Transportation or communications

Advances in communications is one of the key features of the I-Cubed Economy. We hear of the so-called “death of distance” and how improved communications are changing the lives of millions for the better. For example, the Economist likes to continually point out the benefits of mobile phones to the poor – as it did in this example from May 2005, “Calling across the divide”:

Wedged between stalls of dried fish and mounds of plastic goods, a red shipping container is loaded with Coca-Cola bottles. The local distributor for Soweto market, located in a tatty corner of Zambia’s capital city, Lusaka, sells all its stock every few days. A full load costs 10m kwacha (about $2,000). In cash, this amount can be hard to get hold of, takes ages to count and—being ten times the average annual wage—is tempting to thieves. So Coca-Cola now tells its 300 Zambian distributors to pay for deliveries not in cash, but by sending text messages from their mobile phones. The process takes about 30 seconds, and the driver issues a receipt. Faraway computers record the movement of money and stock. Coca-Cola is not alone. Around the corner from the market, a small dry-cleaning firm lets customers pay for laundry using their phones. So do Zambian petrol stations, and dozens of bigger shops and restaurants.
This is just one example of the many innovative ways in which mobile phones are being used in the poorest parts of the world. Anecdotal evidence for mobile phones’ ability to boost economic activity is abundant: they enable fishermen or farmers to check prices at different markets before selling produce, make it easier for people to look for jobs, and prevent wasted journeys. Mobile phones reduce transaction costs, broaden trade networks and substitute for costly physical transport. They are of particular value when other means of communication (such as roads, post or fixed-line phones) are poor or non-existent.

The most recent story along these lines was on the front page in this morning’s Washington Post – “In War-Torn Congo, Going Wireless to Reach Home”:

Until not long ago, if Zadhe Iyombe wanted to talk to his mother, he had to make the eight-day boat trip up the Congo River to the jungle town where he was raised. In a country with almost no roads, mail or telephone system and a grisly guerrilla war raging, making that exhausting and dangerous trip was about the only way he could find out if his 59-year-old mother was still alive.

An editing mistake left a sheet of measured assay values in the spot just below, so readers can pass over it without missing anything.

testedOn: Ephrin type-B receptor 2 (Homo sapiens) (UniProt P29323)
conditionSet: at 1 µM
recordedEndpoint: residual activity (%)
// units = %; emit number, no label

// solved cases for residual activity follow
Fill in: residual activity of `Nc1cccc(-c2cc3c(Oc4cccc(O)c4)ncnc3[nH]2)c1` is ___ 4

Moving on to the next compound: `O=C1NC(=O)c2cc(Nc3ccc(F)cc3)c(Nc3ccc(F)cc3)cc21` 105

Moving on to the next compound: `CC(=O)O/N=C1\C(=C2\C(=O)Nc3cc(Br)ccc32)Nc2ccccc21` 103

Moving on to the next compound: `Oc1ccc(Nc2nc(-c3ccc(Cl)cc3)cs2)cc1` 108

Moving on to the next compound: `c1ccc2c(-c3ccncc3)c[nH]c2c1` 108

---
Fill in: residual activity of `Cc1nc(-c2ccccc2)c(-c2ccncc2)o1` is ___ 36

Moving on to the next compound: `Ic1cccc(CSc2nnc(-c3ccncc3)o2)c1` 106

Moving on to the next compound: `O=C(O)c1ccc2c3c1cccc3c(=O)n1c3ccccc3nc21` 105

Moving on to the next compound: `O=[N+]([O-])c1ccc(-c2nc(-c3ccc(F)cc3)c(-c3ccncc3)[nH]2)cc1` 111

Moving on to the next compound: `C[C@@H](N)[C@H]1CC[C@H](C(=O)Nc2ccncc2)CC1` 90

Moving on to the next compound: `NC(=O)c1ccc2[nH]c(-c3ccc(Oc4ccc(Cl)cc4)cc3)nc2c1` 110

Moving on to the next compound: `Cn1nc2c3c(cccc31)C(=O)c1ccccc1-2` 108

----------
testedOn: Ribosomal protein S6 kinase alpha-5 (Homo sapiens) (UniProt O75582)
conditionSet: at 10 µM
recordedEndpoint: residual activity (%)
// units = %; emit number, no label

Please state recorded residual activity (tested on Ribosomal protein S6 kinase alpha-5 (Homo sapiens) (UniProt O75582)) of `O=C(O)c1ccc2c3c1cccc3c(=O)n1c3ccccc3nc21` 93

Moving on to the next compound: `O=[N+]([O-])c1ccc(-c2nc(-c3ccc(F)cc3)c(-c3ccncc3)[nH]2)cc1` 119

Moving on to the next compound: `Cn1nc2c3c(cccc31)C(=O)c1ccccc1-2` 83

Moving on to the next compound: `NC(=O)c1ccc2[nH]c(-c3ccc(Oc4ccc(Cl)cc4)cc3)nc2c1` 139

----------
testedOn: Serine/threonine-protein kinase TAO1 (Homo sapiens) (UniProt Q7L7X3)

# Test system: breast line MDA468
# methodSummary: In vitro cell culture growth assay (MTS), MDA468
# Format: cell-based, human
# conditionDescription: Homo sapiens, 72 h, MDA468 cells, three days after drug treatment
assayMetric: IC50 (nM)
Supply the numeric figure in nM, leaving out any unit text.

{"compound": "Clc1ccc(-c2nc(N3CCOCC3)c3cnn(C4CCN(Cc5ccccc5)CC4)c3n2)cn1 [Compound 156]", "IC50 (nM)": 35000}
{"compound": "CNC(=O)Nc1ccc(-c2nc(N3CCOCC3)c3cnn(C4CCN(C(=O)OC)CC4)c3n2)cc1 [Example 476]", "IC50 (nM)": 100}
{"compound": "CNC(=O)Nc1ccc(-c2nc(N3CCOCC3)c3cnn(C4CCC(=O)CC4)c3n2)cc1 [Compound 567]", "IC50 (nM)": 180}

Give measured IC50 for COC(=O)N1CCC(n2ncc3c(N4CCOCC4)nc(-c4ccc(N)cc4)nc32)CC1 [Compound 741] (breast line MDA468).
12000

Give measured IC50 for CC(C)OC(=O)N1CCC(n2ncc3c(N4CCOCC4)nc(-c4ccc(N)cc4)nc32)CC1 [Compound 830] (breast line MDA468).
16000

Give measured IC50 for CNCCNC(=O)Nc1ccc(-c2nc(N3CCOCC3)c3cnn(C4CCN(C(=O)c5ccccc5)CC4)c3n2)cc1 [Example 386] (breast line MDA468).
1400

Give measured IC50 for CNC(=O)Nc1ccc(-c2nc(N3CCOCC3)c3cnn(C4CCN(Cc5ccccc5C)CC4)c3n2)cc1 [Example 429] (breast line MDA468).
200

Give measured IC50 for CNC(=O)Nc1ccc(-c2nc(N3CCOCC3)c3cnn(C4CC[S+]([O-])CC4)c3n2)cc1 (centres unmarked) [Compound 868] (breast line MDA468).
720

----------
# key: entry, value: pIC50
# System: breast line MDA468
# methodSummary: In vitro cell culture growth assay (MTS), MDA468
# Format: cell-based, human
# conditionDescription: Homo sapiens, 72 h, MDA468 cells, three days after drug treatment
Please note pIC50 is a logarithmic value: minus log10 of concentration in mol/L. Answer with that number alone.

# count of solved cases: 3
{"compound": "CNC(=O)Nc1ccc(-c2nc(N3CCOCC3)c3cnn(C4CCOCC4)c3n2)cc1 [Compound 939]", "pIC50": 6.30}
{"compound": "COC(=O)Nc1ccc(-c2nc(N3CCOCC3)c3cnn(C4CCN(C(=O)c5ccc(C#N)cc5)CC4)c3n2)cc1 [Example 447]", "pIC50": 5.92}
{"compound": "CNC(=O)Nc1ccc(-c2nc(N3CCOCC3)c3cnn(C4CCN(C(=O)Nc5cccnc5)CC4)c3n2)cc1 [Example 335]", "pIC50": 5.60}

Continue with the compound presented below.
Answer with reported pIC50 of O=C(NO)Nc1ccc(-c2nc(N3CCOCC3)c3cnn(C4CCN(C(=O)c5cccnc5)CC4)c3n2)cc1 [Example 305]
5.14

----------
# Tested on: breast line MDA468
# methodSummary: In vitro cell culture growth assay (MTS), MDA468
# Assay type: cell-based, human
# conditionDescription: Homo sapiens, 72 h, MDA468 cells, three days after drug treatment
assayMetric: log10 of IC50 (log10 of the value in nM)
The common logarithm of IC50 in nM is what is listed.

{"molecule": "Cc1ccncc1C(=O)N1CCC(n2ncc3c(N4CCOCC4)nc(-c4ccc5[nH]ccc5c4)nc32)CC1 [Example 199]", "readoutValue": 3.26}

Then he got a cellphone.
Now he talks to his mother every day. And once a week, with a simple new feature in African cellphones, he uses a text message to transfer five minutes of airtime to her phone to make sure she can always call him.
. . .
As surely as the light bulb and the automobile before them, the cellphone and text messaging are radically changing the way people live in the developing world. In widespread use for about five years in much of Africa, technology long taken for granted by the world’s rich has made life easier, safer and more prosperous for the world’s poor.
For the first time, millions of Africans are able to communicate easily with people who are beyond shouting distance. Farmers and fishermen, for example, use text messaging to check market prices, eliminating middlemen and increasing profits — and preventing long trips to the market on days it is canceled.

But communications is only part of the answer. The story of farmers checking on market prices (used a case study over and over again) is an example. Knowing the price is important; it gives the farmer market power in his negotiations with the buyer. But it is useless information if that farmer has no way to get this crop to market. This is where improved transportation comes in.
According to a new study by the Asian Development Bank (When Do Rural Roads Benefit the Poor and How?), “better rural roads are a necessary but not sufficient condition for graduating from poverty.”

The poor and very poor assign high priority to basic access. It reduces their vulnerability, and they consider it a matter of dignity to be able to communicate with the outside world and engage in social activities outside the village. This is confirmed by evidence from PRAs [participatory rural assessments] in the project and control sites. In the absence of improved opportunities to use roads, the poor rely on the primary network of paths, tracks, culverts, and basic access routes in the immediate village vicinity. Theirs is a walking world, and improvements to this primary village network of tracks, etc. that reduce the burden of basic household and productive tasks are likely to have a significant poverty reduction impact by reducing their time and energy impoverishment. In this context, the increased availability of intermediate modes of transport with larger carrying capacity to collect water, firewood, etc. is likely to have a greater initial impact on their well-being. They need to first accumulate surpluses even periodically to be able to seize new opportunities that motorized transportation may bring.

Throughout history, advances in transportation have sparked economic growth and increased prosperity – starting with the invention of the wheel. Roman roads and safe passage (pirate-free) on the Mediterranean fueled the economy of the Empire. The development of the rounded merchant sailing ship, the cog, greatly expanded Medieval commerce. The container ship changed the manufacturing calculus, forever some claim (see “The world in a box” in The Economist). And the development of overnight air freight and rapid package delivery services have made much of the e-commerce revolution possible.
The same will continue to be true in this new information age. While the movement of bits (information) is increasingly important, the movement of atoms (people and goods) is still critical. Cyberspace has not yet displaced real space and virtual reality is not the same as reality.
Let us keep this in mind as we craft policy for the I-Cubed Economy (and in the development of transportation-poor nations such as the Congo). Otherwise, we may find ourselves neglecting an important element of our economic infrastructure.

Absorbing knowledge